Does making education more accessible also benefit girls in dowry systems? Evidence from Pakistan


In some regions of South Asia, girls may face educational disadvantages due to traditional norms surrounding dowries. These dowries can be large payments made by the bride’s family to the groom’s family, and may make investing in girls’ education less attractive. However, I find that providing free primary education to girls from different ethnic groups with varying traditional marriage practices had different effects. Girls from dowry systems were less likely to finish primary schooling, while girls from bride price systems gained more years of schooling and were more likely to complete primary schooling. This highlights the importance of considering cultural differences in policy interventions to promote educational attainment for all girls.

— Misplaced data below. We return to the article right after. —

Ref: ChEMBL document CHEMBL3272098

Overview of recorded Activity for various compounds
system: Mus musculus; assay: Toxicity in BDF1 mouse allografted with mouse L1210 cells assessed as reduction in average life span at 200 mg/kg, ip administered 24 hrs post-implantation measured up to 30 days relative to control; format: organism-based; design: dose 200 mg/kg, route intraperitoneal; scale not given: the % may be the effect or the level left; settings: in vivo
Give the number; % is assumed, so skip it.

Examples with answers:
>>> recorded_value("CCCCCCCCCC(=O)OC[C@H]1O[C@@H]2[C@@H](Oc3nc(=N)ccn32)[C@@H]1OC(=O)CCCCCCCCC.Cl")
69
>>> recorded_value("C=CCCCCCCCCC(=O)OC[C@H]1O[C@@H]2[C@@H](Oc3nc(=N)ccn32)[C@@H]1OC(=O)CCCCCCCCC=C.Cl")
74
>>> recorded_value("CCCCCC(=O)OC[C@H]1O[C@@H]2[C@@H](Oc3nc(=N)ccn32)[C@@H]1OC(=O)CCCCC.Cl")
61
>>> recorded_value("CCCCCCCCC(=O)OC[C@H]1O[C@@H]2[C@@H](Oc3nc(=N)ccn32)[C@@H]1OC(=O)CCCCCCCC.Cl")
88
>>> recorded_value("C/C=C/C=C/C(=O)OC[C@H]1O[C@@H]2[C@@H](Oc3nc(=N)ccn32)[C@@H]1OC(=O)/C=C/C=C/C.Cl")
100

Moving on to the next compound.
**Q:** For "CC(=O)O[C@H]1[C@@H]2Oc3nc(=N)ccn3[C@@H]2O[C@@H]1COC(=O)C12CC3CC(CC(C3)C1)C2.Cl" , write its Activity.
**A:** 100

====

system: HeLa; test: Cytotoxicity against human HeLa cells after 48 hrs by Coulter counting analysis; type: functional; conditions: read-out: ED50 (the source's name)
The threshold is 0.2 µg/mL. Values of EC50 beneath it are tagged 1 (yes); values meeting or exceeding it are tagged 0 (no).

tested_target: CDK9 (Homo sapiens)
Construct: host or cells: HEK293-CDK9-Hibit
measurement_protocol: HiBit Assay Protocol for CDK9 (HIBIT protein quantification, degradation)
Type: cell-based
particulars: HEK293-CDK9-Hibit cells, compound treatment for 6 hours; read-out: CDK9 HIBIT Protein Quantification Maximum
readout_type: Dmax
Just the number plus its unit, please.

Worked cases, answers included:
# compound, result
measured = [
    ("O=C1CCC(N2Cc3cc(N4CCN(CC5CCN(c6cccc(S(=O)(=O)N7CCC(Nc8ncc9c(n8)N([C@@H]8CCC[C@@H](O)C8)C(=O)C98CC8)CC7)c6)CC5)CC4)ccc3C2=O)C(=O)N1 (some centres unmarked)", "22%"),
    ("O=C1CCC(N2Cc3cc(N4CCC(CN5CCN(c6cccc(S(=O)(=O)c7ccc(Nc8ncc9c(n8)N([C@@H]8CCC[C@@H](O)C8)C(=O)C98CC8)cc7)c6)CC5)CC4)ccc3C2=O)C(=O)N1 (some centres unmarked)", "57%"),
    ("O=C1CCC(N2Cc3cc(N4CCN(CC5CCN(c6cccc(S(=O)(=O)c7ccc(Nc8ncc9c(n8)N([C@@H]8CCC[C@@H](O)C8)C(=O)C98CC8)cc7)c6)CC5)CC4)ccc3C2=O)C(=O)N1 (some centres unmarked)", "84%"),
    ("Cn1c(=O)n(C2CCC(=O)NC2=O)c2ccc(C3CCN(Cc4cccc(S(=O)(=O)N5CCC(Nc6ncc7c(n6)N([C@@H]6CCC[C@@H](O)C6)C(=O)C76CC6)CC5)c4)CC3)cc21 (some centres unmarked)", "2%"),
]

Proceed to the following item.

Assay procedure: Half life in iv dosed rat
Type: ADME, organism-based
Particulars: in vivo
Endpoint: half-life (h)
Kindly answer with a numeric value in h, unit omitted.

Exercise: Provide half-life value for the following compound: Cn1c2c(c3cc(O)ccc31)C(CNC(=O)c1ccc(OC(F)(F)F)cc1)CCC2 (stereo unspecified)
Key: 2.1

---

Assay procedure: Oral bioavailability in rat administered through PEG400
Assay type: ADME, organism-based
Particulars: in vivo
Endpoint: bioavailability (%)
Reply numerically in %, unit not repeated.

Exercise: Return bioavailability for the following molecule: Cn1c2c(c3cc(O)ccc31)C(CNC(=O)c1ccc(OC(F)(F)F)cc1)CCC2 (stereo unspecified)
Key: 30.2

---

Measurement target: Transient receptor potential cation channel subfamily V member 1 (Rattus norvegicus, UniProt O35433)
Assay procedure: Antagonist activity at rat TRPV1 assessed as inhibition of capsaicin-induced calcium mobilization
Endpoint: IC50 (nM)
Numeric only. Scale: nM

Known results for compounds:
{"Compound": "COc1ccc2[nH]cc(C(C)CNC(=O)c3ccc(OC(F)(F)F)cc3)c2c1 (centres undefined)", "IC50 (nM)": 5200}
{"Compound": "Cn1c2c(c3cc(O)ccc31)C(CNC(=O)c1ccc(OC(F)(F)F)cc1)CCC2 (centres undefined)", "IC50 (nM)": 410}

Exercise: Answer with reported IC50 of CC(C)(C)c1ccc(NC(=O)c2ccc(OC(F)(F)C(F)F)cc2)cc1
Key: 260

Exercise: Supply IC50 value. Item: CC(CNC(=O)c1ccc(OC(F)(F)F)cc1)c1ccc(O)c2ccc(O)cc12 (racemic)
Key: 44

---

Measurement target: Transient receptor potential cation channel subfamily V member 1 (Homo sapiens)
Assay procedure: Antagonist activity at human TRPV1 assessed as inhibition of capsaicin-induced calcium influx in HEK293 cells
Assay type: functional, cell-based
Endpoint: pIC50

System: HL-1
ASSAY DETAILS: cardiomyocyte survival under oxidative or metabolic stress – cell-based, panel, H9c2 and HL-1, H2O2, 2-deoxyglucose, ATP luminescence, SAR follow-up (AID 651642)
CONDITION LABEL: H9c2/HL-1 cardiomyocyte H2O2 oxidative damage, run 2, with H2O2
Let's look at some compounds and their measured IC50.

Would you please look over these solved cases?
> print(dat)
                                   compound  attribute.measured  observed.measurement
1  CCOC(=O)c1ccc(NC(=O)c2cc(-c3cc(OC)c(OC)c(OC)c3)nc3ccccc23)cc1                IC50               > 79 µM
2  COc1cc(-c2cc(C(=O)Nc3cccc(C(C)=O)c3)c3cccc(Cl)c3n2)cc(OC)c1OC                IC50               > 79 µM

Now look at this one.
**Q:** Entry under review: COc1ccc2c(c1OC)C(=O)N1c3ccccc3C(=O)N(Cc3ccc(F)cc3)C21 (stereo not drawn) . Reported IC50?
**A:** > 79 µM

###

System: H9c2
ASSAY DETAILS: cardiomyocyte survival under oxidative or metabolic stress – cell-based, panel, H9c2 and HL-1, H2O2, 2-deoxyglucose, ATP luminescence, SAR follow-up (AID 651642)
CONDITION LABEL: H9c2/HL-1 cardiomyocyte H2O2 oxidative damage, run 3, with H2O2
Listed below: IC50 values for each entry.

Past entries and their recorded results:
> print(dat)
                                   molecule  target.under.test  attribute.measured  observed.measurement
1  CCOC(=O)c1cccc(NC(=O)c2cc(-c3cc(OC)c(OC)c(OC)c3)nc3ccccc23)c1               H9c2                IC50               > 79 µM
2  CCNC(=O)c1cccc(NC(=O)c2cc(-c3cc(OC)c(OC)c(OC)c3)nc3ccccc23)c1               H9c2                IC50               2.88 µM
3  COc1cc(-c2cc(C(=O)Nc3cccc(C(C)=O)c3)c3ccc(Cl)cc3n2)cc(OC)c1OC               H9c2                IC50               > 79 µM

Ancilla Marie Inocencio
Ancilla Marie Inocencio
Ph.D. candidate in Economics

Hi, I’m Chila! Economics Ph.D. candidate at Binghamton University (SUNY) with a heart for social and environmental justice. Leveraging experiences from the Asian Development Bank and the Philippine government, I bring a blend of academic rigor and practical insights.